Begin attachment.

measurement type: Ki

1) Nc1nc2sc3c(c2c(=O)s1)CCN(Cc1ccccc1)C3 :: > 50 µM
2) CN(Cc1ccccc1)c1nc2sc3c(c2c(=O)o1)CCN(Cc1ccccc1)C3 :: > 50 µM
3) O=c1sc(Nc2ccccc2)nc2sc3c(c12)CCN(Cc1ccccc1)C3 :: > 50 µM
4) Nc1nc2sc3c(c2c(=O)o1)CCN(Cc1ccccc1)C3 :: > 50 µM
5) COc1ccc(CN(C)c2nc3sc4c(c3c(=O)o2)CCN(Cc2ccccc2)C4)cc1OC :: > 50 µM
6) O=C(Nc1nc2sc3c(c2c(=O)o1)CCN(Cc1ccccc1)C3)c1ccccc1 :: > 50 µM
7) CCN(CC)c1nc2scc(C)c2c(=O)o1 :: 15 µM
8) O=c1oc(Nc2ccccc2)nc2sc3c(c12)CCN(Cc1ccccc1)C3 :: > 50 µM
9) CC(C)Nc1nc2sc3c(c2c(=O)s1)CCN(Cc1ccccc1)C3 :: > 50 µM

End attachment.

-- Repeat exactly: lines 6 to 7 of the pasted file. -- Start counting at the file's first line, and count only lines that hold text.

5) COc1ccc(CN(C)c2nc3sc4c(c3c(=O)o2)CCN(Cc2ccccc2)C4)cc1OC :: > 50 µM
6) O=C(Nc1nc2sc3c(c2c(=O)o1)CCN(Cc1ccccc1)C3)c1ccccc1 :: > 50 µM